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West Palm Beach, FL - HDTV - Page 3

post #61 of 9316

Originally posted by satpro

No answer yet, but the ink on the question is still a little wet. When/If they answer I'll post the reply.

post #62 of 9316
Did anyone else catch this ? What the heck was going on around 9pm ?
post #63 of 9316
WXEL responded:

"we are still raising money for the digital conversion and will not be broadcasting in digital until May 2003. If you would like to contribute to our digital campaign please call 561.737.8000 and ask for member services. Thank you.


WXEL TV42 & 90.7FM
P.O. Box 6607
West Palm Beach, FL 33405
post #64 of 9316
Thread Starter 

Originally posted by gireesh
Did anyone else catch this ? What the heck was going on around 9pm ?

Yes, I saw it, too. Then they switched to the SD feed of "The Drew Carey Show".
post #65 of 9316
While digital channel surfing, I ran across the Simpsons fillling the whole screen of my 16:9 last night. The data display said that WSVN was transmitting an HD signal.

Was it HD or zoomed SD transmitted at HD?

On WFOR (CBS) the SD material shows black pillars and the data display usually says HD, but I think I have seen it reading SD once.

On WBZL (WB) the data display says SD and everything has black pillars. (The image is usually so blurry, it seems a waste to be transmitting it digital.)

I haven't been able to get WPLG (ABC) to lock yet. The LED flickers, but not enough bits to make a picture, I guess. Hoping the attic mount will add this station.

post #66 of 9316

Originally posted by gireesh
WPLG-DT aired 720p Tests Last Night

How did you detect this?

Is the PQ of "720p signal converted to 1080i" by a SIR-T150 going to be any different than 1080i material broadcast at 1080i? i.e. Is there any degredation or improvement over WPBT (PBS) which continues to astound the wife and I.

(Based on the idea that scanning a picture at 600bpi and downsampling to 100dpi, seems to make a better image than scanning at 100dpi - I would guess that true 720p source material might look better after conversion to 1080i than 1080i source with no conversion.??? I don't think the Samsung downsamples to 540p and then converts to 1080i...)

post #67 of 9316
A little bad news for Palm Beach area viewers. Your local NBC station, WPTV, filed an FCC 337 to miss the digital on air deadline. Scripps Howard Broadcasting stated that they were having trouble getting a building permit from the county for their new tower. Good luck with your other locals.

post #68 of 9316
The ABC Test sequence had a lot of information that explicitly stated that it is a 720p broadcast. WPLG-D does 720p broadcasts.
post #69 of 9316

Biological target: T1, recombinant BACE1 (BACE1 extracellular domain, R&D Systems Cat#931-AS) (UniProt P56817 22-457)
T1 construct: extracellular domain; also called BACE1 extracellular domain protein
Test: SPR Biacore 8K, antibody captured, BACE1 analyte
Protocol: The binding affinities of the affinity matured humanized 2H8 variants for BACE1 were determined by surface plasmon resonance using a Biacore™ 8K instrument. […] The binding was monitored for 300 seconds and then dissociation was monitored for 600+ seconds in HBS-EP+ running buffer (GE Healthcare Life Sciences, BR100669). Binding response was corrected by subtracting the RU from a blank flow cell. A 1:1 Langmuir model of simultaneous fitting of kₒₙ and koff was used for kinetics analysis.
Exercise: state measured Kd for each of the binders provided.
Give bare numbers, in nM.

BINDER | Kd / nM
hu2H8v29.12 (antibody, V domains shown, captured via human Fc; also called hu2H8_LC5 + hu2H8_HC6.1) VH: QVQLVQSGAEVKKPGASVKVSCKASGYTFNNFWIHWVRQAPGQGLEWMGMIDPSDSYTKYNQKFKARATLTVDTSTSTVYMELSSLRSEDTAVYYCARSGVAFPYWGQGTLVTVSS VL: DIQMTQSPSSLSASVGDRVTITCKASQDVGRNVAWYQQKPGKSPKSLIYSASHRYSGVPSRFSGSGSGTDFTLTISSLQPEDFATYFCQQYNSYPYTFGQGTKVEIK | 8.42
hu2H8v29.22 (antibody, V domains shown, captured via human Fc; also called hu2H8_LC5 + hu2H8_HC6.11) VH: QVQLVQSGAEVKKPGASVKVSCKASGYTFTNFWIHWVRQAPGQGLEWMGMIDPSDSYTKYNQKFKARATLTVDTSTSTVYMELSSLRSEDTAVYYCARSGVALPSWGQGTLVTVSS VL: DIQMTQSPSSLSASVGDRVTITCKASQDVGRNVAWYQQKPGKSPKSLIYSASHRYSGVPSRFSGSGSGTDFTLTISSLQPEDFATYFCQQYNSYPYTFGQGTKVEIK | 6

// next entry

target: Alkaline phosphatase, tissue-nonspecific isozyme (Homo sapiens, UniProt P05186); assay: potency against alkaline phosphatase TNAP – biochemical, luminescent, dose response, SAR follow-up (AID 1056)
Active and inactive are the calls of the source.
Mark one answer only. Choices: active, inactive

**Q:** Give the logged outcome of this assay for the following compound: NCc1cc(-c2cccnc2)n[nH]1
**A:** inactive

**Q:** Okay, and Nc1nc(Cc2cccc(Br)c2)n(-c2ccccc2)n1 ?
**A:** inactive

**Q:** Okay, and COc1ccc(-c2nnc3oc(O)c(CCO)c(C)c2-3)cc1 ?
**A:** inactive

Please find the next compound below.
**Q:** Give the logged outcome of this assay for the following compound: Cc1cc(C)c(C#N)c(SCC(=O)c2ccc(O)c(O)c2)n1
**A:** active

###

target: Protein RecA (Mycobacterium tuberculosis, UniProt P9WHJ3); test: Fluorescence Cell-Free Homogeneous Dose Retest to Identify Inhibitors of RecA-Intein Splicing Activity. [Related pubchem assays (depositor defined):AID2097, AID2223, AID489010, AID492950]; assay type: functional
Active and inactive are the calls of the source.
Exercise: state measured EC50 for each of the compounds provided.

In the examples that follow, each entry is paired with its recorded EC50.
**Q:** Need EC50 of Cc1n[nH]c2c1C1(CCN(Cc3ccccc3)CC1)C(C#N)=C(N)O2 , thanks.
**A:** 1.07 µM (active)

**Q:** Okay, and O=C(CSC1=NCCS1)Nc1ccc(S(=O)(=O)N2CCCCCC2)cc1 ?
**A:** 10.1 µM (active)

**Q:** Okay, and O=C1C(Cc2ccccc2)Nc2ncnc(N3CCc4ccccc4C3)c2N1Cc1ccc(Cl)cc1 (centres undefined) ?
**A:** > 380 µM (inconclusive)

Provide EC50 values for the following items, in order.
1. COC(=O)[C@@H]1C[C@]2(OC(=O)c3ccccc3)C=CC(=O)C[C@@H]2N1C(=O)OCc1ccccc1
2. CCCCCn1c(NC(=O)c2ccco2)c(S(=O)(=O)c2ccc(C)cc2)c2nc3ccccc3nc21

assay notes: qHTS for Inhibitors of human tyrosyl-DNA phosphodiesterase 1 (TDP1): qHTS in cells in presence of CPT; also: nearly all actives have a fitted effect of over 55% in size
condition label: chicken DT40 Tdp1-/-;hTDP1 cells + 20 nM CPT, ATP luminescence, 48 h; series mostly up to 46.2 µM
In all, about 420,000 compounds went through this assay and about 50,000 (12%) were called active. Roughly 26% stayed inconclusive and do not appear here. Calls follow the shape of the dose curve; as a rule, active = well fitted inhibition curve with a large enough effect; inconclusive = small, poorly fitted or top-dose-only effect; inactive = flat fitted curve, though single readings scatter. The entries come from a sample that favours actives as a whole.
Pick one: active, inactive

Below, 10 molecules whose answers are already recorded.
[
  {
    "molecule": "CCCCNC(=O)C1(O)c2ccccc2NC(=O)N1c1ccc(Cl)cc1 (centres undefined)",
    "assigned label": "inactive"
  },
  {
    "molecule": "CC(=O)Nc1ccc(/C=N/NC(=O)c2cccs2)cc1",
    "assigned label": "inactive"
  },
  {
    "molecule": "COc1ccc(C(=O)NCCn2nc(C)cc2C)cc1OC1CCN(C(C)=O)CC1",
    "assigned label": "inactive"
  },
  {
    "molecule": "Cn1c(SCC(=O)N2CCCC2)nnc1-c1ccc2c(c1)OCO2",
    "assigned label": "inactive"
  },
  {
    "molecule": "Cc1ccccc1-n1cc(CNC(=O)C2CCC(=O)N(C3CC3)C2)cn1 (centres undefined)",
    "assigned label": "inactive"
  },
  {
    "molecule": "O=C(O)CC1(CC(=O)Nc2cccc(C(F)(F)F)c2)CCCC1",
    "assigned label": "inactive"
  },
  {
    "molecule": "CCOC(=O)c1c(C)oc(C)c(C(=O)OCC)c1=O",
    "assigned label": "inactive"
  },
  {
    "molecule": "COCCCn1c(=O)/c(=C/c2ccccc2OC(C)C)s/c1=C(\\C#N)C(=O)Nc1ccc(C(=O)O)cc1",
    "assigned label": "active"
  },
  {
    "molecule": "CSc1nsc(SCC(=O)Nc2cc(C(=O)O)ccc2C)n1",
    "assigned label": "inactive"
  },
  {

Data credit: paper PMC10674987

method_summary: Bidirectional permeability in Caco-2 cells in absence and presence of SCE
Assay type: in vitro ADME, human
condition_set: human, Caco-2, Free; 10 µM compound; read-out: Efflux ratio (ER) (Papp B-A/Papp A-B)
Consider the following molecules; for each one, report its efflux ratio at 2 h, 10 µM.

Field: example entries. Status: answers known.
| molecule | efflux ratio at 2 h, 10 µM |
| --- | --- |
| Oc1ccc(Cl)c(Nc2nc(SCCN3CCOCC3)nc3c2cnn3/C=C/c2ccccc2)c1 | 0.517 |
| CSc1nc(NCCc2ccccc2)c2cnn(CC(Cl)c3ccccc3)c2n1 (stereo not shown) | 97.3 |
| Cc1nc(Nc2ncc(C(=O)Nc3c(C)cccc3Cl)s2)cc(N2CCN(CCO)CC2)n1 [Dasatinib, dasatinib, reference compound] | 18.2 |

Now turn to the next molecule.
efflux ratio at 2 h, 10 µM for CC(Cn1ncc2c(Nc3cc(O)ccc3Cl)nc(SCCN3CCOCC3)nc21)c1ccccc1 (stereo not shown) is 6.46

Personally could care less about NBC. Still no OTA down south yet either i think.. The hell with them.. Now CBS and ABC are a different story. PLEASE dont file!!!
post #70 of 9316
Thread Starter 

There is some inherent additional artifacting associated with any cross-conversion between formats, including 720p to 1080i.

Your receiver is telling you what format the station is using for transmission. It can't tell you whether the source was real HD, whether 720p or 1080i, or whether it was 480p or 480i (SD). Many stations upconvert all their standard-definition sources to 1080i (or in WPLG's case, 720p) for transmission. You only get the full potential of HDTV when the source video AND the transmission format is a true HD format: 1080i or 720p.


WPTV's waiver application was fully expected since they had already stated that they wouldn't be able to make it for another 6 months or so. As for NBC, I wouldn't completely discount them as far as future HD content goes.
post #71 of 9316

Any more word about when WFLX will begin testing in earnest?

post #72 of 9316
looks like this site has been updated.

post #73 of 9316
Thread Starter 

Originally posted by satpro
looks like this site has been updated.


Well, I guess they at least plan to be up by 7:30 p. m., Wednesday, March 27!

Seriously, last I heard was they'd resume testing within the next week.
post #74 of 9316
After crawling around in the attic for several hours and trying three different locations, I am so frustrated...

I had hoped that moving the antenna up into the attic would add 9/10.1 WPLG to my reception list, but not only did 9/10.1 not get better, I lost WSVN 8/7.1 FOX.

It seems the UHF reception got better in the attic, and the VHF reception got worse. Where I had only one bar showing on the reception meter for 8,18,19,and 22 before, I now have two bars for 18+19, and three bars for 22, but no bars for 8 and 9, bouncing to 5 bars then back to none. The LED flickers so much it is yellow, but never gets to green on the VHF stations.

This is truly frustrating and to make it worse, this morning, WFOR 22/4.1 has frequent jittery screen episodes with the three retrace lines.